We started out after breakfast and headed to the beautiful Franconia Ridge Loop Trail. We stopped to look at the expanse of the trail before us. The ridge trail crosses three mountain peaks, and is about 8 miles long. On that beautiful clear July day, we could see the ridge in its entirety. The trail is a narrow, rocky area, that drops off on either side into a 3000 foot expanse of dark green mountainside. The sky was a brilliant blue without a single cloud and it went on forever. It was beautiful, and terrifying at the same time. I took a deep breath and followed Dad onto the trail. We picked our way over and around rocks, and I tried, I really did. I tried to breathe, and look at and appreciate the view. Each time I made the mistake of looking down off to the side of the trail, my heart raced a little faster and my head felt a little lighter. I said nothing to my father, who walked ahead of me, confident and straight backed. After a little while, I could barely speak. He would talk and I would give one word responses, all the while resisting the urge to freeze and curl up into a little puddle of melted marshmallow. Gradually, I was crawl-walking, bent way over and scrambling over rocks, hand over hand. I wanted to glue myself to the trail.
Dad stopped and asked “Are you ok?”
“Um, no, not really. I’m afraid of heights!” I had to admit it. I am good at hiding a lot of fears, but my sheer will was no match for this one. I felt like a failure. Defeat leaked in tears from the corner of my eyes.
“Take my hand.”
I looked up, and there in front of me was my Father’s hand. He was still facing forward, holding his arm behind him.
“You can do it, I’ll help you.”
I grabbed his hand for dear life, and this is how we traversed the 1.7 miles of narrow ridge trail between Mt. Lafayette and Little Haystack Mountain that day. Dad walking, holding my hand behind him, me clutching the hand and half crawling, half duckwalking across the ridge. The whole time I glued my eyes to our entwined hands, listening to the voice of my childhood, the one that always knew what to do and say to get me through any hardship. The hand that held mine as we skipped down my childhood sidewalks together, the hand that brushed my long hair in the evenings when I was 7 years old, the hand that squeezed mine the day my first son was born, and the hand that would always be there for me in years ahead, during good times and bad.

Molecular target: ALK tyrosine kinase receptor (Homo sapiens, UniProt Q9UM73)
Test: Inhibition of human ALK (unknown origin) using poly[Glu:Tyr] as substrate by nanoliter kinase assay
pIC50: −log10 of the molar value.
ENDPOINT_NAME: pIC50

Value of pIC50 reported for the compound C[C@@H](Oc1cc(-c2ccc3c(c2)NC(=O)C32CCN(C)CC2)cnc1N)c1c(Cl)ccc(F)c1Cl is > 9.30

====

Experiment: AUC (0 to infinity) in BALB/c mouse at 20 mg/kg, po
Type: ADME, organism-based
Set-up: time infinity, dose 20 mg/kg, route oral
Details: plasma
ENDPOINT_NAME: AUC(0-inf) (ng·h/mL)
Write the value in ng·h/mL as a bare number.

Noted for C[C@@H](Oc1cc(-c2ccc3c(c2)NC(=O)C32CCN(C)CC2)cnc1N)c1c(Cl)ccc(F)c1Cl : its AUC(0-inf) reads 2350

When I finally was able to walk upright again, we finished the ridge trail and headed down the Falling Waters trail. Once again the trees embraced us in their shady arms, and the steep views were hidden from us. The trail was not for marshmallows; it was very rocky and steep. We were both silent as we focused on keeping our footing, balance and slowing the speed of our descent. Partway down, Dad slipped and fell on the rocks. Instantly, I was at his side, and this time it was me offering my hand, and lifting him up. He was uninjured, a little embarrassed, but we both smiled.
“I’m impressed with your fitness,” he said. “I’m having a hard time keeping up with you!” I glowed at the praise.
We stopped to rest at one of the beautiful falls that run parallel to the trail. We took off our boots and socks, and sat on a rock, dangling our feet in a pool. The falls roared to the left of us. Surreptitiously, I reached into my pack and slipped out the Diet Pepsi. I wedged the can between two rocks in the ice cold water. After a while, I removed the can and popped the top. The bite of the soda on my parched tongue was something I can still feel today. I offered the can to Dad, he took a sip and closed his eyes.
“Boy does this hit the spot!” He looked at me, brown eyes shining and smiled again. “Good thing you didn’t listen to me and brought it.” I smiled and looked over the water. I could have stayed there forever.
We reached the car a few hours later, ravenously hungry. “Let’s get pizza, I know a place,” Dad said. We wolfed down a whole pizza before driving home.
I had dreams of doing a hike like that once a year with Dad. But, life goes on and gets in the way. We never did another overnighter. In all honesty, I don’t think we could have recaptured the magic of those two days if we tried. And, we did go on to do many other things, as family does. I could write a hundred essays more about our hikes, walks, snowshoeing and skiing adventures that have happened since. And maybe I will one day.
Until then, this one’s for you Dad. You are my North Star. Nobody in this world will ever fill your shoes. Thank you and happy Father’s Day!
When I was a kid in Catholic school, every year in late fall we were recruited to sell Christmas Seals to raise funds for the poor. As an incentive, there were trinkets we could win for certain levels of sales. The books of stickers each sold for a dollar. One year, the award for selling 5 books of seals was a beautiful plaque of Mary, holding the baby Jesus. This plaque was made of plastic, but It looked to me as if it were carved from a beautiful, dark piece of wood. Mary’s expression captivated me. Her head was tilted sideways and she was demurely looking at the baby she held in her arms. She looked simply ethereal to me. I felt the love of a mother for her child, emanating from that simple plastic object. I knew beyond a shadow of a doubt, I had to give this to my mother for Christmas.